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An in depth and personal look into the lives of four people wrongfully imprisoned for crimes they didn't commit.
What happens when a people can take no more injustice rained down upon their sons and daughters? When each new travesty echoes the cries of ancestors killed for the color of their skin? How do a people rediscover hope? And how do they use that new-found hope as momentum and strength for change? In his powerful new book Stakes Is High, pastor, activist, and community leader Michael W. Waters blends hip-hop lyricism and social justice leadership, creating an urgent voice demanding that America listen to the suffering if it hopes to redeem its soul. Weaving stories from centuries of persecution against the backdrop of today's urban prophets on the radio and in the streets, Waters speaks on behalf of an awakened generation raging against racism - yet fueled by the promise of a just future. Through the pain and hard but holy work, you will hear the call to join the faithful struggle for racial justice.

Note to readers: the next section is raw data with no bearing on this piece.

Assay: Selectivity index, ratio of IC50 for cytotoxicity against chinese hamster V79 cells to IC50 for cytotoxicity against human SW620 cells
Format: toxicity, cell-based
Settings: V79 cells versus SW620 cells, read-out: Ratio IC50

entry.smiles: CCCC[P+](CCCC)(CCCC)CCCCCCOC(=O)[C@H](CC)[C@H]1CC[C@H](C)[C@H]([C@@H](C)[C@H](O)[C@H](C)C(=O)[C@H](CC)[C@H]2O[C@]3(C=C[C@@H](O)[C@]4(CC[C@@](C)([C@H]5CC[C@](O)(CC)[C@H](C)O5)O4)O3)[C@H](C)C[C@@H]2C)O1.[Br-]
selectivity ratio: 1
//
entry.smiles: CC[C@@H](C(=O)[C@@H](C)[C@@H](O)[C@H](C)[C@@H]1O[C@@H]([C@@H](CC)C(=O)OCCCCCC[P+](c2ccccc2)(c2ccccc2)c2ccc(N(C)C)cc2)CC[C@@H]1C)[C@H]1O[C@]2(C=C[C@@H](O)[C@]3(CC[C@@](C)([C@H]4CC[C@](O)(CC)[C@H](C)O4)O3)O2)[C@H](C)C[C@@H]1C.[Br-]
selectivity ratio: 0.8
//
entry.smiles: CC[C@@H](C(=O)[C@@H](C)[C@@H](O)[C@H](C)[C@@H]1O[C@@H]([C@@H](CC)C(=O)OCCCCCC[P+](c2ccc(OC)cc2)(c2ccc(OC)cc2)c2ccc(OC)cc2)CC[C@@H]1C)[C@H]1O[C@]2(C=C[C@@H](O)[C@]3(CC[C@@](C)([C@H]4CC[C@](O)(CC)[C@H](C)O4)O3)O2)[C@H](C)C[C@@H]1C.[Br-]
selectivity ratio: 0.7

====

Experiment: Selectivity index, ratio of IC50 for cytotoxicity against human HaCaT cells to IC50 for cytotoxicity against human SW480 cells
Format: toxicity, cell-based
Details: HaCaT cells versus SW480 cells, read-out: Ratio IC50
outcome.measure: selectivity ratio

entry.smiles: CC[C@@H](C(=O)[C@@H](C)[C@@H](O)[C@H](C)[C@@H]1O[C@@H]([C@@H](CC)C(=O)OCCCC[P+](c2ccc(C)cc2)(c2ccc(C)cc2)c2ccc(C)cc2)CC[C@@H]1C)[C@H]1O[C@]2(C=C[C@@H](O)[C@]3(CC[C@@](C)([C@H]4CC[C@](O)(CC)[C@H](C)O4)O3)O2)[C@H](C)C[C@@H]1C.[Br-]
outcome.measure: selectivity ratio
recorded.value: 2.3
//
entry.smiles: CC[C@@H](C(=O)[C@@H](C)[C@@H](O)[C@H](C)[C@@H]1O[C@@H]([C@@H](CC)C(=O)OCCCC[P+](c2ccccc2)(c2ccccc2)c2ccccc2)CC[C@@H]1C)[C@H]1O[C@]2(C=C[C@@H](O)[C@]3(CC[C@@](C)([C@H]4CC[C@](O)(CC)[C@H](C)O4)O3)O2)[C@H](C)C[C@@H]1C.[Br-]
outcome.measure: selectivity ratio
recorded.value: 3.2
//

It is the summer of 1941 and Abe Auer, a Russian immigrant and small-town junkyard owner, has become disenchanted with his life. So when his friend Max Hoffman, a local rabbi with a dark past, asks Abe to take in a European refugee, he agrees, unaware that the woman coming to live with him is a volatile and alluring actress named Ana Beidler. Ana regales the Auer family with tales of her lost stardom and charms and mystifies Abe with her glamour and unabashed sexuality, forcing him to confront his own desire as well as the ghost of his dead brother. As news filters out of Europe, American Jews struggle to make sense of the atrocities. Some want to bury their heads in the sand while others want to create a Jewish army that would fight Hitler and promote bold, wide-spread rescue initiatives. And when a popular Manhattan synagogue is burned to the ground, our characters begin to feel the drumbeat of war is marching ever closer to home. Set on the eve of America’s involvement in World War II, The Houseguest examines a little-known aspect of the war and highlights the network of organizations seeking to help Jews abroad, just as masses of people seeking to escape Europe are turned away from American shores. It moves seamlessly from the Yiddish theaters of Second Avenue to the junkyards of Utica to the covert world of political activists, Jewish immigrants, and the stars and discontents of New York’s Yiddish stage. Ultimately, The Houseguest is a moving story about identity, family, and the decisions that define who we will become.